Westminster Named to Presidential Honor Roll for Community Service
February 19, 2009
The Corporation for National and Community Service honored Westminster College recently with a place on the President’s Higher Education Community Service Honor Roll for exemplary service efforts and service to America’s communities.
“We are thrilled that Westminster College has been named to the Honor Roll for the third consecutive year,” said Gary Daynes, associate provost for integrative learning at Westminster College. “This recognition is evidence that Westminster’s students, staff and faculty are deeply committed to community service and to the learning that comes from it.”
Launched in 2006, the Community Service Honor Roll is the highest federal recognition a school can achieve for its commitment to service-learning and civic engagement. Honorees for the award were chosen based on a series of selection factors including scope and innovation of service projects, percentage of students participating in service activities, incentives for service and the extent to which the school offers academic service-learning courses.
Westminster’s commitment to the community extends throughout all of its activities. During the 2007-2008 school year, 57 classes included a service-learning component. All of the college’s clubs and organizations complete at least one service project every year. One whole day during First-Year Student Orientation is committed to community service. Additionally, hundreds of Westminster students provide service each semester. These activities are coordinated and supported by the college’s Center for Civic Engagement.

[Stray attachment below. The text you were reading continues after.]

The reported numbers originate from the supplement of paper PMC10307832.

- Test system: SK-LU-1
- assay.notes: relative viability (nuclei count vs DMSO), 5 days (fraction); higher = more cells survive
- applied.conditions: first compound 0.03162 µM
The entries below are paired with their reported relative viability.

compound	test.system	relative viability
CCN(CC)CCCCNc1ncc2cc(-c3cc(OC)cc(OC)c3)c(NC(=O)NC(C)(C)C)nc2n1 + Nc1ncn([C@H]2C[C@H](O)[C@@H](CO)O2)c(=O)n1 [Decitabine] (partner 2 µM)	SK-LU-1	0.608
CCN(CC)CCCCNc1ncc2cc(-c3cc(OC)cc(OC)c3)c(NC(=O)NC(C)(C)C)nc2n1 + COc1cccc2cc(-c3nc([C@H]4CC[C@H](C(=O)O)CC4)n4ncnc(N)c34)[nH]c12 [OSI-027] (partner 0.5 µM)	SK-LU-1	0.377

Westminster’s service addresses a wide range of issues. Last year several business students began a micro-lending project to help reduce poverty in Kenya. The college’s Social Science Club is partnering with the Sudanese village of Duk Padiet to build a school. Closer to home, Westminster math students work with East High School to improve student performance in mathematics, while students in environmental biology have carried out several projects to make Westminster’s own campus more sustainable.
“We believe that service makes our students better learners, employees and citizens. And it makes communities healthier, wherever in the world they are located,” Daynes said.
“In this time of economic distress, we need volunteers more than ever,” said Stephen Goldsmith, vice chair of the board of directors of the Corporation for National and Community Service, which oversees the Honor Roll. “College students represent an enormous pool of idealism and energy to help tackle some of our toughest challenges. “We salute Westminster for making community service a campus priority, and thank the millions of college students who are helping to renew America through service to others.”
Overall, the corporation honored six schools with presidential awards. In addition, 83 were named as Honor Roll with Distinction members and 546 schools as Honor Roll members.